Jose Mourinho would consider the England job if offered it by the Football Association, insists the Portuguese's personal advisor.
Although there has not yet been any official approach for the former Chelsea boss Eladio Parames confirmed Mourinho would take any offer seriously.
'He likes English football, the people, the country and the players,' said Parames. 'It would be an honour.'
'He's not waving his hands in the air, but if he's approached, he'll reply,' Parames added.
'If he were approached he'd consider it, discuss it, negotiate and present his own ideas.'
Monday's newspapers insist that the bookies' favourite for theEngland job has already started work on a blueprint for rebuilding the national side, including completing the construction of the National Football Centre at Burton.
Mourinho has also strongly denied reports linking him with a move to AC Milan and he has always spoken positively, without committing himself, when discussing the vacant England manager's role.
However, the FA are determined not to be rushed, despite the demand from outside forces for a quick decision.
Instead, FA chief executive Brian and director of football development Sir Trevor Brooking are continuing their fact-finding discussions with senior footballing figures.
Although the process has been viewed in some quarters as simply a question of a handpicked group offering an opinion as to who should get the job, the real reason for the talks is to determine what other elements are required to provide whoever is the new coach the best chance possible of being a success.
Brooking spent Saturday afternoon in Staines with Manchester United manager Sir Alex Ferguson, who was watching his son Darren's side Peterborough advance into the FA Cup third round.
Ferguson is one of the men who have been identified as being able to provide priceless advice on the job, while another, former England boss Sir Bobby Robson, yesterday used his newspaper column to trumpet the claims of Mourinho.
Fabio Capello is another live candidate, having already declared his interest, while others such as Jurgen Klinsmann, Guus Hiddink, Marcello Lippi and Luiz Felipe Scolari continue to be discussed - as does Martin O'Neill, even though the Aston Villa boss has twice attempted to rule himself out of the running.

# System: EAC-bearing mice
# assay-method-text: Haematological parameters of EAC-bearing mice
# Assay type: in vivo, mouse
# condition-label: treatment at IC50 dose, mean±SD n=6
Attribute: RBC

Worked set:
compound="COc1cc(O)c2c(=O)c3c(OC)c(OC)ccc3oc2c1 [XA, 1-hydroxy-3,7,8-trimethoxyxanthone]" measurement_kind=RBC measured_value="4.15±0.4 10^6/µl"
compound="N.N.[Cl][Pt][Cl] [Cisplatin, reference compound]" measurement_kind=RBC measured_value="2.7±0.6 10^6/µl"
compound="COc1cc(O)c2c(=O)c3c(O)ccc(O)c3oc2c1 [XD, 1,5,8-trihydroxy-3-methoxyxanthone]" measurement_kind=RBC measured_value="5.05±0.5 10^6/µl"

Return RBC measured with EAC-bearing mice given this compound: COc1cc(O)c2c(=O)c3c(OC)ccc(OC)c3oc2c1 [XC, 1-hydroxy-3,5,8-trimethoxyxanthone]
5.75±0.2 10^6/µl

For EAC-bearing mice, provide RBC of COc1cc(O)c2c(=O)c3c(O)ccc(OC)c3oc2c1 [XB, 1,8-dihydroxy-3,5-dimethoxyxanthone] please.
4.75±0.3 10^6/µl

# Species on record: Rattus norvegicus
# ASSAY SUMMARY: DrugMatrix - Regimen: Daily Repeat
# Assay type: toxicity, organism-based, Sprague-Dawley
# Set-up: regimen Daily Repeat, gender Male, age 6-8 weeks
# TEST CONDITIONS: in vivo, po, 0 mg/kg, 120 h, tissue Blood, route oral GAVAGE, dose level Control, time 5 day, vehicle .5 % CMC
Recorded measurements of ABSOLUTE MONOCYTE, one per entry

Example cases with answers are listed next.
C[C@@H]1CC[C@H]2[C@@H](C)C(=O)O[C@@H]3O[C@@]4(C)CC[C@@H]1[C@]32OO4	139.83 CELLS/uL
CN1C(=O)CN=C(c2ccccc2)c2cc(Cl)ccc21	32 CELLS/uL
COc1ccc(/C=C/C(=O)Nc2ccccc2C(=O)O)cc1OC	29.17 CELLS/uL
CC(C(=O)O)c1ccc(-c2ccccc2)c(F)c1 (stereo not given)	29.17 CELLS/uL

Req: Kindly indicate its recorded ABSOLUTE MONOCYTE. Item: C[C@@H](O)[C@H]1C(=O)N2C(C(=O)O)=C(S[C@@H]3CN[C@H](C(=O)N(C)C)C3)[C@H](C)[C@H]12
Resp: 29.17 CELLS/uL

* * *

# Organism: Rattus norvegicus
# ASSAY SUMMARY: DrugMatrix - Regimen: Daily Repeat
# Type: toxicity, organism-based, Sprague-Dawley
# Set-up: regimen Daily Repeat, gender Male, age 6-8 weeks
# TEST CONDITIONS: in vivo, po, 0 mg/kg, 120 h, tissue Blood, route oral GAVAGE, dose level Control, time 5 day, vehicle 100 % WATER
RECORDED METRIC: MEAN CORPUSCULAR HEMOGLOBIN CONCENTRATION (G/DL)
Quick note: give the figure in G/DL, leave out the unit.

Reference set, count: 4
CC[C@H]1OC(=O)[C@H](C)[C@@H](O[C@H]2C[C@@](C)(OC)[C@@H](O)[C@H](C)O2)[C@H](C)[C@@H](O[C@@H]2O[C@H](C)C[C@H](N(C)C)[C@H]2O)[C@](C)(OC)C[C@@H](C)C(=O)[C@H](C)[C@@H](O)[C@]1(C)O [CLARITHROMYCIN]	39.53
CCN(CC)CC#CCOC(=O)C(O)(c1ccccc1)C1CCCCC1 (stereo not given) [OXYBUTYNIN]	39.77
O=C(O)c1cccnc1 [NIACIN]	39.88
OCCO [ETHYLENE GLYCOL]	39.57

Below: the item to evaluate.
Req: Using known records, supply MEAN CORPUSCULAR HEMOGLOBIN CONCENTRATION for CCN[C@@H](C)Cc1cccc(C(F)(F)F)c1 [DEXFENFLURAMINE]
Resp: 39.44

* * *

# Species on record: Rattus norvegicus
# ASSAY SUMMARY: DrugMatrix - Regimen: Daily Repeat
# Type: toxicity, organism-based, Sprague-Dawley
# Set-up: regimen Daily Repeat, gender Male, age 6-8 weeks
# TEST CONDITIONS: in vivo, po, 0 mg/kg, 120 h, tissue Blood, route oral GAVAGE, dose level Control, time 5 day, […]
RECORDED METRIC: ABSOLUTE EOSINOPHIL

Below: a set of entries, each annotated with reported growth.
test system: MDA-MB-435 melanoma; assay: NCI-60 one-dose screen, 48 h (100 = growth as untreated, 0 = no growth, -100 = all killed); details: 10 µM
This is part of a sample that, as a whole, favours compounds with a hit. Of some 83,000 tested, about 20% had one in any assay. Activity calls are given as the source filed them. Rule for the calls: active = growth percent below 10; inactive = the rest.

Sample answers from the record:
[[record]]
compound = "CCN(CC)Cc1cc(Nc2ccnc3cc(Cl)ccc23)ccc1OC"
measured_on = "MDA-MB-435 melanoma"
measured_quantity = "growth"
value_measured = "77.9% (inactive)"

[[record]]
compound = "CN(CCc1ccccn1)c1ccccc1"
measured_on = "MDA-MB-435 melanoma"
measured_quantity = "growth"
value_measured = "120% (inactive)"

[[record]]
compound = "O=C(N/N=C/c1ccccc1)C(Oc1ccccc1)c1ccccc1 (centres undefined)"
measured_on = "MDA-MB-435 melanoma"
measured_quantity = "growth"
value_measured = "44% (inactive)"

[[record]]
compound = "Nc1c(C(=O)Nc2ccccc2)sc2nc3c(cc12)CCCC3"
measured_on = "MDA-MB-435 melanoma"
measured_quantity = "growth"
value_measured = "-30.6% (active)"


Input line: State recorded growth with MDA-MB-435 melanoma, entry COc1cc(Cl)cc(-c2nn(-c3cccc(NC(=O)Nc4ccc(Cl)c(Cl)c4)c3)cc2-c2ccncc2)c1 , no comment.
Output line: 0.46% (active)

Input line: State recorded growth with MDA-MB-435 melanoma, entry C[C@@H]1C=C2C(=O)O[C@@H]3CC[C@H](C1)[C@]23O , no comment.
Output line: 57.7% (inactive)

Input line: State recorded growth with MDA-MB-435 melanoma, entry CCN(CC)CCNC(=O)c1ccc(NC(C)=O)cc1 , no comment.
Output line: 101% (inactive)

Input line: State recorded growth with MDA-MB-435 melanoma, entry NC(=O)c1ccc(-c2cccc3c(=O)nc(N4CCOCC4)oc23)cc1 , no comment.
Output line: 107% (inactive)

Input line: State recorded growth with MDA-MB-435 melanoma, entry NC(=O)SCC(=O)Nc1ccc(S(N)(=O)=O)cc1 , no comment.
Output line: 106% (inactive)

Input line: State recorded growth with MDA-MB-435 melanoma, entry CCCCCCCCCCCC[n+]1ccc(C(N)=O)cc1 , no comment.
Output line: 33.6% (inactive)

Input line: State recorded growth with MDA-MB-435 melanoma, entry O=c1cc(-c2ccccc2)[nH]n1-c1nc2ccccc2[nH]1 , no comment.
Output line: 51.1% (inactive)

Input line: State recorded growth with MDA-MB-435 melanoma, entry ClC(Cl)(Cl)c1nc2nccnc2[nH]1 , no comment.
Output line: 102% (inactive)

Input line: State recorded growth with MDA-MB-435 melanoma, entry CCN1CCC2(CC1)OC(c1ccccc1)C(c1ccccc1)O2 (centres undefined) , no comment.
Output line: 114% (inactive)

One thing is for certain - while some continue to question the attractiveness of the England job, the England team remains a big draw across the globe despite their failure to reach Euro 2008.
While England are without a competitive game this summer, it is still possible a May meeting with old enemy Scotland could be arranged in front of what would definitely be a capacity crowd at Wembley.
However, Barwick is also considering over half a dozen friendly offers received while he was in Durban for the World Cup draw, proving how attractive England still are.
Australia are keen to get England to visit Melbourne, while North America, the Middle East and the Far East are other potential destinations.
Ideally, the FA would prefer to wait for a new manager to be appointed before finalising their plans but the practicalities of the situation may mean that is not possible.
A World Cup fixtures meeting in Zagreb on December 19, when England's precise campaign in a qualifying group containing Croatia, Ukraine, Belarus, Kazakhstan and Andorra will be agreed, may have an impact depending on who the Three Lions end up facing in September.